Awesome people in history: Frank Hamilton Cushing

Today, I’m introducing a new category for my blog: “Awesome People in History.” I am a huge fan of history, and sometimes I hear stories that are just so awesome I have to share them. These stories may be things I’ve read online, seen on History Channel, learned about in one of my classes (like today’s person), or read in a book. I’m not claiming to be the most historically accurate person in the world, though I will try to show my sources whenever possible. The point is entertainment, so just read and enjoy!

Today’s Awesome Person in History is a man named Frank Hamilton Cushing, who lived from 1857 to 1900. I learned about him in my Native American studies class. He worked for the Smithsonian Institution as an anthropologist, back when that was a brand-new field of study. In 1879, he was assigned to study the Zuñi Indians of New Mexico.

Frank Hamilton Cushing

The Zuñi were naturally suspicious of the white guy working for the government who was escorted by soldiers. That kind of thing hadn’t worked out so well for Indians in the past. They were openly hostile to Cushing, and told him to leave. Cushing, knowing he wasn’t liked, decided to earn the Zuñi’s trust by moving in with one of them. You know, because we all totally let people we don’t trust crash in our cribs.

While living with the Zuñi, he sketched out their ceremonies and daily lives, sending reports back to Washington, D.C. The Zuñi didn’t like this guy prying into their lives and telling other white people about everything they did. At one point, they decided to confront him. Violently. Now, at that point, most people would have run. But Cushing just pulled out his knife and said some 19th-century equivalent of “bring it”. And you know what? That earned him respect. The townsfolk started to be more welcoming and accepting of this guy.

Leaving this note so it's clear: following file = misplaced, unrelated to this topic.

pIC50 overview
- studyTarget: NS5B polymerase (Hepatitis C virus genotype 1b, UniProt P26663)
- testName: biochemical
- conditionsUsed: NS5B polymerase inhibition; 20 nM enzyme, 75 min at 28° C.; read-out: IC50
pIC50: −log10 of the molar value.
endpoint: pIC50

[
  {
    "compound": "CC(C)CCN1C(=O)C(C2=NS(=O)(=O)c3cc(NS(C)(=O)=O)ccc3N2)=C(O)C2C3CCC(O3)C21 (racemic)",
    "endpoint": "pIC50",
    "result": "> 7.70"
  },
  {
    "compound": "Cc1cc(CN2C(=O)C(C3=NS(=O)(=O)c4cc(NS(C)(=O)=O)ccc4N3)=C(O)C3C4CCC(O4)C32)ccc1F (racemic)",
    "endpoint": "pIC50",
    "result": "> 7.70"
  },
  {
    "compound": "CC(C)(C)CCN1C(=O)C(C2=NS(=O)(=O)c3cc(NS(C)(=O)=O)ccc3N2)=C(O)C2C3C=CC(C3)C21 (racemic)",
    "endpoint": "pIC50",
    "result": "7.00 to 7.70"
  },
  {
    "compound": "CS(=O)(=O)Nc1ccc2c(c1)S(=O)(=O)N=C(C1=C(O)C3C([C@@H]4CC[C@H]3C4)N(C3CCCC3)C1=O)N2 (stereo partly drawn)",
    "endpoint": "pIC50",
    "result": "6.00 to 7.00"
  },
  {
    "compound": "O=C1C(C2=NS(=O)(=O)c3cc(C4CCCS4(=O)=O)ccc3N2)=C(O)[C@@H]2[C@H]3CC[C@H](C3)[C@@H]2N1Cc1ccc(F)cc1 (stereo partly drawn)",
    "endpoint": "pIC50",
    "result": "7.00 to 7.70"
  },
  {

By 1881, the Zuñi trusted him so much that they offered to let him in to their elite “Priesthood of the Bow.” In order to get in, you had to prove your loyalty by bringing three scalps to the initiation ceremony. Now, we know that Cushing had his dad send him two preserved scalps via the mail from his medical collection. But that left Cushing one short. The third scalp he presented was, according to eyewitnesses, quite fresh, and probably came from an Apache’s head. Now, there has never been any agreement as to how Cushing came by this scalp. So we can’t be sure where this third scalp came from, and it would be inappropriate for me to make any kind of assertion on this matter.

(Cushing straight-up murdered an Apache)

Cushing spent a total of four and a half years among the Zuñi, but in 1884 he was recalled to Washington for participating in a battle between the Zuñi and Navajo. Yes, you read that right. By the time he returned, he had laid the foundations for modern anthropological field work and also became a major advocate for Native American rights. So, he wasn’t just awesome, he was influential.

You can read more about his life here. That page is also the source of the image.